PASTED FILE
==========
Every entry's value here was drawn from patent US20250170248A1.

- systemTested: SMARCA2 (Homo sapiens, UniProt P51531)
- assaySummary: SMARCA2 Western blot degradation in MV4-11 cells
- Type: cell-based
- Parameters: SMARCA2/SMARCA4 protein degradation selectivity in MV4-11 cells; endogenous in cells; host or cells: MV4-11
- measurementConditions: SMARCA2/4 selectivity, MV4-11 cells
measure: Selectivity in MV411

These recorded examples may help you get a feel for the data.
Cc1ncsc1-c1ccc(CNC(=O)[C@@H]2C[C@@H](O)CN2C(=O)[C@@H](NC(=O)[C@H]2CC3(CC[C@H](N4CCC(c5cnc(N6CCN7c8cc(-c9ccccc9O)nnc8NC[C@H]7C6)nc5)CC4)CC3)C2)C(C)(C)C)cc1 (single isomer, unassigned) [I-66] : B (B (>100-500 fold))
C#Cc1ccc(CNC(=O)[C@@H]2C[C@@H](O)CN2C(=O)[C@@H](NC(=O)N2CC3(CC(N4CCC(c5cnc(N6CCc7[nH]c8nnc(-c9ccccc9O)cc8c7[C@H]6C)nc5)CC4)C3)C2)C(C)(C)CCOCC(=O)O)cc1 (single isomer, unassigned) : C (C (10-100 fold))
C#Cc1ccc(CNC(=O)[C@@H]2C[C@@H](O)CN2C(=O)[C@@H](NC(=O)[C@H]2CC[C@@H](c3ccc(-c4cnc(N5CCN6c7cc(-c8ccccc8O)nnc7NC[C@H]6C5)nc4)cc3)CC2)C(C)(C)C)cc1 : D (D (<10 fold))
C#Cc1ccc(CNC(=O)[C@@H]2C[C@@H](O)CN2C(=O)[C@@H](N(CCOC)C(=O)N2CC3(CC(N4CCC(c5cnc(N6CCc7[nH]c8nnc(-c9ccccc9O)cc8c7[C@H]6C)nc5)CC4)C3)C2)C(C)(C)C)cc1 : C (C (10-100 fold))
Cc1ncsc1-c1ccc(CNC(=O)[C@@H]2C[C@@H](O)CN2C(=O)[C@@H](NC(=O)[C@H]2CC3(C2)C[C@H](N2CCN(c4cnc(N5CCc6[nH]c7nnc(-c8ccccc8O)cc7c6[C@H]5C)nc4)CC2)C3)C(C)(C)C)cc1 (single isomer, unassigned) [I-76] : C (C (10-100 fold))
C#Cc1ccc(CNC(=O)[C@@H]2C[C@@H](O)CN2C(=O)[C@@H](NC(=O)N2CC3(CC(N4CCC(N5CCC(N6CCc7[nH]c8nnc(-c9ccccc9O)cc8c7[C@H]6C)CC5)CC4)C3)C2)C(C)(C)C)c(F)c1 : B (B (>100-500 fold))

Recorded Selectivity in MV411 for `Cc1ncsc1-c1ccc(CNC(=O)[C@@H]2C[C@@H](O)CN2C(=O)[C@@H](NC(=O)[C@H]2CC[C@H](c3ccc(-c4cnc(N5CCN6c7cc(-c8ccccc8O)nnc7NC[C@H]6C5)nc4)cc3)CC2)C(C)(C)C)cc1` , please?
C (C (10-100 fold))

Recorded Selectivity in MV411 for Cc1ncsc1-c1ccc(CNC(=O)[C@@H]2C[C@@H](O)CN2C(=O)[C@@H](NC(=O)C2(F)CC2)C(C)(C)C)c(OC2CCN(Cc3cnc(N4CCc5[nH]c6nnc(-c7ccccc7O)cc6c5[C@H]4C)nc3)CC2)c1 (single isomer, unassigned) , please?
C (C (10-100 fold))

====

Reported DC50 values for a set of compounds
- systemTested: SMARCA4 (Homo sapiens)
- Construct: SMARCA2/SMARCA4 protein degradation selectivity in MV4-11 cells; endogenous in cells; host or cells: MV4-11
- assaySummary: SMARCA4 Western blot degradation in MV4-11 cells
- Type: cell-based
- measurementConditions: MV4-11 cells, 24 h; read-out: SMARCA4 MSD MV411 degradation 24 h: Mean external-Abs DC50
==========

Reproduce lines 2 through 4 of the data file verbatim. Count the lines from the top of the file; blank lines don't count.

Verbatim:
- systemTested: SMARCA2 (Homo sapiens, UniProt P51531)
- assaySummary: SMARCA2 Western blot degradation in MV4-11 cells
- Type: cell-based